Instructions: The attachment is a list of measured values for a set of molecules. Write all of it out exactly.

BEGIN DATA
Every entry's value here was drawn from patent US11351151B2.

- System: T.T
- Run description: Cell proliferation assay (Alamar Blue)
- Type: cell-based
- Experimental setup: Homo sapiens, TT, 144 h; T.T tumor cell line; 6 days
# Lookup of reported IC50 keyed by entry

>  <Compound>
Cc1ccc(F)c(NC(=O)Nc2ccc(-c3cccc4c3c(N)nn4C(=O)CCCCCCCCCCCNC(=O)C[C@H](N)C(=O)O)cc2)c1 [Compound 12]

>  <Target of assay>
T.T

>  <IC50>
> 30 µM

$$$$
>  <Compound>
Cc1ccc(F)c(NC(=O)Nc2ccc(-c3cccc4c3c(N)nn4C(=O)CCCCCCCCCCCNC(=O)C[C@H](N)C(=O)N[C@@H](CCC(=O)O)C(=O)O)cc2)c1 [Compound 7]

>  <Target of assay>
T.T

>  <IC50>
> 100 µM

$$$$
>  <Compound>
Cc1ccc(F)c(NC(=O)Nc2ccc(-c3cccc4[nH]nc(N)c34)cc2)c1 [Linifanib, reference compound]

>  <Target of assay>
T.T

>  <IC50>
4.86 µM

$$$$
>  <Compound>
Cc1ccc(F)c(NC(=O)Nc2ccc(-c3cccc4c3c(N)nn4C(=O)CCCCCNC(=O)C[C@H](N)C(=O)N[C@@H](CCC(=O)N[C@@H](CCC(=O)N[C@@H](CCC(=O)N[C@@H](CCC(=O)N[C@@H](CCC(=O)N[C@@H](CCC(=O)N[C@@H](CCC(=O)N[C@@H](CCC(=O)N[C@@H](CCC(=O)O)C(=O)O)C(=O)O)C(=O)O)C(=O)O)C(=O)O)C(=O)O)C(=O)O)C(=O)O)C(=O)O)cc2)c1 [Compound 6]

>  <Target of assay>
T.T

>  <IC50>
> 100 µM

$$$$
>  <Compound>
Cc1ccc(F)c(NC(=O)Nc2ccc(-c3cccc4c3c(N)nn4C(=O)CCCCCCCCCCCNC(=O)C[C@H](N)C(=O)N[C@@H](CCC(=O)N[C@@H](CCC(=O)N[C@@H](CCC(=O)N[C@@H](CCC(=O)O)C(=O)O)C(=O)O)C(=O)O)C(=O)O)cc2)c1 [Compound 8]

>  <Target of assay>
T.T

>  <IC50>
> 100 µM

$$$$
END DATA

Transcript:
Every entry's value here was drawn from patent US11351151B2.

- System: T.T
- Run description: Cell proliferation assay (Alamar Blue)
- Type: cell-based
- Experimental setup: Homo sapiens, TT, 144 h; T.T tumor cell line; 6 days
# Lookup of reported IC50 keyed by entry

>  <Compound>
Cc1ccc(F)c(NC(=O)Nc2ccc(-c3cccc4c3c(N)nn4C(=O)CCCCCCCCCCCNC(=O)C[C@H](N)C(=O)O)cc2)c1 [Compound 12]

>  <Target of assay>
T.T

>  <IC50>
> 30 µM

$$$$
>  <Compound>
Cc1ccc(F)c(NC(=O)Nc2ccc(-c3cccc4c3c(N)nn4C(=O)CCCCCCCCCCCNC(=O)C[C@H](N)C(=O)N[C@@H](CCC(=O)O)C(=O)O)cc2)c1 [Compound 7]

>  <Target of assay>
T.T

>  <IC50>
> 100 µM

$$$$
>  <Compound>
Cc1ccc(F)c(NC(=O)Nc2ccc(-c3cccc4[nH]nc(N)c34)cc2)c1 [Linifanib, reference compound]

>  <Target of assay>
T.T

>  <IC50>
4.86 µM

$$$$
>  <Compound>
Cc1ccc(F)c(NC(=O)Nc2ccc(-c3cccc4c3c(N)nn4C(=O)CCCCCNC(=O)C[C@H](N)C(=O)N[C@@H](CCC(=O)N[C@@H](CCC(=O)N[C@@H](CCC(=O)N[C@@H](CCC(=O)N[C@@H](CCC(=O)N[C@@H](CCC(=O)N[C@@H](CCC(=O)N[C@@H](CCC(=O)N[C@@H](CCC(=O)O)C(=O)O)C(=O)O)C(=O)O)C(=O)O)C(=O)O)C(=O)O)C(=O)O)C(=O)O)C(=O)O)cc2)c1 [Compound 6]

>  <Target of assay>
T.T

>  <IC50>
> 100 µM

$$$$
>  <Compound>
Cc1ccc(F)c(NC(=O)Nc2ccc(-c3cccc4c3c(N)nn4C(=O)CCCCCCCCCCCNC(=O)C[C@H](N)C(=O)N[C@@H](CCC(=O)N[C@@H](CCC(=O)N[C@@H](CCC(=O)N[C@@H](CCC(=O)O)C(=O)O)C(=O)O)C(=O)O)C(=O)O)cc2)c1 [Compound 8]

>  <Target of assay>
T.T

>  <IC50>
> 100 µM

$$$$